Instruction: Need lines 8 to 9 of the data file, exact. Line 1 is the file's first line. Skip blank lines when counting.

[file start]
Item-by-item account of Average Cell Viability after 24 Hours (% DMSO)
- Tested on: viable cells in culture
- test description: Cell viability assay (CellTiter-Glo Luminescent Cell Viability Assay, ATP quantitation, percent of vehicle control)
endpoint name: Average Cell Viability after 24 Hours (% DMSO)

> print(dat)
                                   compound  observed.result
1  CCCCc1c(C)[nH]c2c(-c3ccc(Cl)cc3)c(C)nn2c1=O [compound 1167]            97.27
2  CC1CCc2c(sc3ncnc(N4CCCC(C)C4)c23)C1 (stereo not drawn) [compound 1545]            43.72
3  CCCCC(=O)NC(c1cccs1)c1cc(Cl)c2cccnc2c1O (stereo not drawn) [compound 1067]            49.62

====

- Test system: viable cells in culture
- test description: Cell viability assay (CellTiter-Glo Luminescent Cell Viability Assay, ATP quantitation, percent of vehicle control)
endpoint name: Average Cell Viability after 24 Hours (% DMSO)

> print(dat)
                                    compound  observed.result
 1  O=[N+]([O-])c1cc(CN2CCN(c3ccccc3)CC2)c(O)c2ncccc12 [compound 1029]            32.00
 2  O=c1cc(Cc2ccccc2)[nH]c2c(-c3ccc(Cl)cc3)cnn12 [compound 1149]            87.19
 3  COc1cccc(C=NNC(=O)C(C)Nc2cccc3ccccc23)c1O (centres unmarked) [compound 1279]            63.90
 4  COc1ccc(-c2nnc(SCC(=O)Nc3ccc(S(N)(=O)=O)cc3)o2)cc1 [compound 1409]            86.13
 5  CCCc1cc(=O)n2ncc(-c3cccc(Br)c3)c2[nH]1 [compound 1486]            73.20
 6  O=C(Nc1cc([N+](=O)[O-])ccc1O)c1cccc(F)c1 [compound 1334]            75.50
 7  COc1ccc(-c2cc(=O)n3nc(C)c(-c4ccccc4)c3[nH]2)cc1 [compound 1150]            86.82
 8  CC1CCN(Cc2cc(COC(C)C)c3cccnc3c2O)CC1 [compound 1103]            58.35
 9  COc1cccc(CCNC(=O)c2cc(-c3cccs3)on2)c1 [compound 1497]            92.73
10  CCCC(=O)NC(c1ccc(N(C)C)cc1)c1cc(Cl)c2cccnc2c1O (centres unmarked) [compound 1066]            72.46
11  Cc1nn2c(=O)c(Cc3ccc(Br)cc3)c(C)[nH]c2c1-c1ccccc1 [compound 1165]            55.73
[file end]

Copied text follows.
2  CC1CCc2c(sc3ncnc(N4CCCC(C)C4)c23)C1 (stereo not drawn) [compound 1545]            43.72
3  CCCCC(=O)NC(c1cccs1)c1cc(Cl)c2cccnc2c1O (stereo not drawn) [compound 1067]            49.62